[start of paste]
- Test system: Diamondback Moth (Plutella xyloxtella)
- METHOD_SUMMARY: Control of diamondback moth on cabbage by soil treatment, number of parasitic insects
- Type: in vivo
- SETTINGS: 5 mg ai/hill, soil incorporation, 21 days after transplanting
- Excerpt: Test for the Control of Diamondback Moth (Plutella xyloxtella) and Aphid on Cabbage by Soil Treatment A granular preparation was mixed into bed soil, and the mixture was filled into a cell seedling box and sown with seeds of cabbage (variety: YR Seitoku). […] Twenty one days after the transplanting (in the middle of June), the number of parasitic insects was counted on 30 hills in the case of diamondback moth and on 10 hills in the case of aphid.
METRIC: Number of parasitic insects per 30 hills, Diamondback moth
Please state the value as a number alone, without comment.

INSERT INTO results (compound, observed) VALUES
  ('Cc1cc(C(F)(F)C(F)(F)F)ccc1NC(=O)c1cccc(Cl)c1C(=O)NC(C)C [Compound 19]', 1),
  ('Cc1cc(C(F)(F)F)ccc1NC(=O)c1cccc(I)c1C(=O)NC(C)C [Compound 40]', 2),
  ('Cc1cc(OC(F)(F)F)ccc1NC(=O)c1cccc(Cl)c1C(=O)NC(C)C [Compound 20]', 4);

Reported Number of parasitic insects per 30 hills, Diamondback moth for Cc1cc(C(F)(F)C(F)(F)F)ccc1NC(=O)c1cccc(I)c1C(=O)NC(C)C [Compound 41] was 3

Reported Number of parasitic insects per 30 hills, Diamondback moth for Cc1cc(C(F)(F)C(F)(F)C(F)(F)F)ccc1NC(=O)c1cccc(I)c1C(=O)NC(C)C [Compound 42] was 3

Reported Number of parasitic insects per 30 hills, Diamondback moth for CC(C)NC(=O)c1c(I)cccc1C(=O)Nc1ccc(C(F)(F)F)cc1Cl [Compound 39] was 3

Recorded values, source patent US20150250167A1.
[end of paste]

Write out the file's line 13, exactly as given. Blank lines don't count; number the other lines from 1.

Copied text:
Reported Number of parasitic insects per 30 hills, Diamondback moth for Cc1cc(C(F)(F)C(F)(F)C(F)(F)F)ccc1NC(=O)c1cccc(I)c1C(=O)NC(C)C [Compound 42] was 3